RM: What is the greatest challenge that presents the food industry in 2017 in the UK?

BdR: I think the greatest challenge, and I’m not sure the food industry can actually solve this, is that people generally eat too much.

RM: So its quantity?

BdR: It’s quantity. People are overweight and that is not always due to eating the wrong foods, it’s actually often due to eating too much food. It really is a challenge. Some industries are being proactive and actively reducing portion size, but then are receiving bad publicity for being seen as ‘ripping people off’ so it’s a difficult issue.

Another challenge, as I mentioned earlier, is how we can work with the industry to make healthier products which are the easy option for consumers to choose and also the easy option for the food industry to produce (and make profit), and this is where we probably need legislation.

We can comment that products need to be healthier, or portion sizes need to be reduced, but in the end what are people looking for? They’re looking for cheap products, they’re looking for easy products. In the UK, KantarWorldpanel have looked into where people are willing to pay more. Their research showed that consumers are willing to pay more for something that is easy, that, for instance, already has a sauce on it, could be just put in the microwave and instantly provides them with a high-quality meal. And they’re willing to pay about 200% more for those products. The same people were only willing to pay 5% more for a healthy product, so the challenge is clear to see.

Nowadays people only tend to become interested in healthy foods as they get older and start to see their health deteriorating, perhaps with high blood pressure, high cholesterol. We need to change perceptions, really educate and get children eating healthily as a matter of habit from a young age. If you look at many diseases, take heart disease for instance, at what age do you think that starts?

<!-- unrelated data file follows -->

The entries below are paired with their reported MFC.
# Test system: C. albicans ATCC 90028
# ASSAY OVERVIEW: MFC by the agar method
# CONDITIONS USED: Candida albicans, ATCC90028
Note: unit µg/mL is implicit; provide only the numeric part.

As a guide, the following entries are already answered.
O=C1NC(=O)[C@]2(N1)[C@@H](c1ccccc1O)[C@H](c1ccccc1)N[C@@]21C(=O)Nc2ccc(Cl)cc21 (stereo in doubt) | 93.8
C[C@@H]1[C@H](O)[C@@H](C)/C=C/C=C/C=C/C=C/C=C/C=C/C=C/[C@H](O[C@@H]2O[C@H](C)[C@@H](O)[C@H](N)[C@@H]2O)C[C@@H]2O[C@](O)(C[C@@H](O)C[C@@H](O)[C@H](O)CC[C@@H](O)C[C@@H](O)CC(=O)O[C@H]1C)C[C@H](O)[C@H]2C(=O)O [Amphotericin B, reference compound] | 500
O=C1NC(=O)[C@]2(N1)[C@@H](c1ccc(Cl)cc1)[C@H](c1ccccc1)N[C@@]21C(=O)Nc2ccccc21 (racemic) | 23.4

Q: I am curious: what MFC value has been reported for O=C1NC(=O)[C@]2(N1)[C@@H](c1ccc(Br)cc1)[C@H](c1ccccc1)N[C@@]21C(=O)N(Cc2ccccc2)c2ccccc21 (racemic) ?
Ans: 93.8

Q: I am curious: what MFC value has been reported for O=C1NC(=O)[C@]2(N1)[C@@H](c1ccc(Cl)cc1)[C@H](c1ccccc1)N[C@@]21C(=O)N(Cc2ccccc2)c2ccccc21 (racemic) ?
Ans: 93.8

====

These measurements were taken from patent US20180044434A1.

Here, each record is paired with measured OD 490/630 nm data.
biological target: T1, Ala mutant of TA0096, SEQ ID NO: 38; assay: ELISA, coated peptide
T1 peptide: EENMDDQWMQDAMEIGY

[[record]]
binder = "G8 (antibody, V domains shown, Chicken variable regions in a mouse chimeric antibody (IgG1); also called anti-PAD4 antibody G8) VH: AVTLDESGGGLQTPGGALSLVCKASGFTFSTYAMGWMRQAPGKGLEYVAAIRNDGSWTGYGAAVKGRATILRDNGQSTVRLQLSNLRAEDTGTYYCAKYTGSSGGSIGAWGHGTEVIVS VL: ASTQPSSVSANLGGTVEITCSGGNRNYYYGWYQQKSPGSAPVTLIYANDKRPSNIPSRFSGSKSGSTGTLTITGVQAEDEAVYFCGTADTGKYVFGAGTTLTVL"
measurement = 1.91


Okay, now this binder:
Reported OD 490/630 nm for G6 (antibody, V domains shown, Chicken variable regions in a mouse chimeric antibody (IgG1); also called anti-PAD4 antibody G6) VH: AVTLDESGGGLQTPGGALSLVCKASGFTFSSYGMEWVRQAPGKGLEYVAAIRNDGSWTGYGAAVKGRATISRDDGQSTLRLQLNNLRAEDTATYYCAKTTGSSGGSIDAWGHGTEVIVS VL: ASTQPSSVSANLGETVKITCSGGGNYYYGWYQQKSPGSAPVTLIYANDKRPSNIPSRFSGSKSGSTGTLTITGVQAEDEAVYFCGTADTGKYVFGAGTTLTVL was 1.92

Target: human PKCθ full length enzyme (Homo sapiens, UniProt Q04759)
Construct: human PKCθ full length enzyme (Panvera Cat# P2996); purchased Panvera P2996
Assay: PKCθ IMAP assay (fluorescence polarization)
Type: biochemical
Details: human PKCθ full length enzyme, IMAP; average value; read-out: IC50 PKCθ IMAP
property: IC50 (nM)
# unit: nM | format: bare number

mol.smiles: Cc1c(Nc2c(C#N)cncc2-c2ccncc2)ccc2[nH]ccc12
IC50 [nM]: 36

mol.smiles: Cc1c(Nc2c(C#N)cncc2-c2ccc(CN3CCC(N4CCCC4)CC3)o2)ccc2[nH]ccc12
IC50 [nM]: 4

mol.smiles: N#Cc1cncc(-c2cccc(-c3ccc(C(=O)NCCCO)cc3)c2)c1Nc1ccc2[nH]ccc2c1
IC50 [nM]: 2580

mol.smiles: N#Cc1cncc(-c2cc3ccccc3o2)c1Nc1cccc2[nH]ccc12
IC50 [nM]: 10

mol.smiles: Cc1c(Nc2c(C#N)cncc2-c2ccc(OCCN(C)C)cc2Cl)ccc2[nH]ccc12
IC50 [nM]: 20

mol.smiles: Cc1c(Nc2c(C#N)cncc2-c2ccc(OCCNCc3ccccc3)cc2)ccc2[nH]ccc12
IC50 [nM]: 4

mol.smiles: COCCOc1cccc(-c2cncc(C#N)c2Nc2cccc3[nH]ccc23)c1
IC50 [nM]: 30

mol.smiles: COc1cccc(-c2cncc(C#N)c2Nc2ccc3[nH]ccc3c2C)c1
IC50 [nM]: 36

RM: I’m not sure, aged 20 perhaps?

BdR: The clotting of arteries starts from birth. So, of course, no one would have a heart attack straight away, but by the time they reach 40 they’ve actually been developing heart disease for those 40 years. So it’s incredibly important that we get our young people, our children eating healthily because that is a process you can influence really early on. We are starting to see diabetes appearing in teenagers, heart disease appearing in those in their 20s rather than their 40s which is very worrying, but by starting healthy eating at a very young age this could be reversed.

RM: Imagine we’re having this conversation in a years’ time, what will have changed in the industry?

BdR: I really admire the level of innovation in the industry, finding niches where people are developing healthier products, better tasting products, and hopefully that will continue. I hope the field of personalised nutrition will come to the forefront and we will see many developments in this area over the coming years.

We would like to thank Baukje for her insight and for more from New Food magazine at Vitafoods click here.